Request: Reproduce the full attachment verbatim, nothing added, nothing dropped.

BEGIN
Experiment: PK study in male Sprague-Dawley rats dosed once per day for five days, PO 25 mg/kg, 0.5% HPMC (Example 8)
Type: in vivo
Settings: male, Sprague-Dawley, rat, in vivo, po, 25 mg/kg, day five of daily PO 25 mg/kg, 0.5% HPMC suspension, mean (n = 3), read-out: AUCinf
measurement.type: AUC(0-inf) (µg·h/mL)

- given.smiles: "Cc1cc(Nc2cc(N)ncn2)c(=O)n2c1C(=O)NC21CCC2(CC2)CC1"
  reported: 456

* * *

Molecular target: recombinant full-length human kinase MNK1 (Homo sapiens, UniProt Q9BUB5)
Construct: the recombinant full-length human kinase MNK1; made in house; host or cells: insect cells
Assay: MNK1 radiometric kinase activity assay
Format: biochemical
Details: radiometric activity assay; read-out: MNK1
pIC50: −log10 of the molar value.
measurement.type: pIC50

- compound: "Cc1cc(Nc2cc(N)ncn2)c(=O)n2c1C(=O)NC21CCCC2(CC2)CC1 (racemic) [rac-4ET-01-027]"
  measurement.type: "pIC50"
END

Experiment: PK study in male Sprague-Dawley rats dosed once per day for five days, PO 25 mg/kg, 0.5% HPMC (Example 8)
Type: in vivo
Settings: male, Sprague-Dawley, rat, in vivo, po, 25 mg/kg, day five of daily PO 25 mg/kg, 0.5% HPMC suspension, mean (n = 3), read-out: AUCinf
measurement.type: AUC(0-inf) (µg·h/mL)

- given.smiles: "Cc1cc(Nc2cc(N)ncn2)c(=O)n2c1C(=O)NC21CCC2(CC2)CC1"
  reported: 456

* * *

Molecular target: recombinant full-length human kinase MNK1 (Homo sapiens, UniProt Q9BUB5)
Construct: the recombinant full-length human kinase MNK1; made in house; host or cells: insect cells
Assay: MNK1 radiometric kinase activity assay
Format: biochemical
Details: radiometric activity assay; read-out: MNK1
pIC50: −log10 of the molar value.
measurement.type: pIC50

- compound: "Cc1cc(Nc2cc(N)ncn2)c(=O)n2c1C(=O)NC21CCCC2(CC2)CC1 (racemic) [rac-4ET-01-027]"
  measurement.type: "pIC50"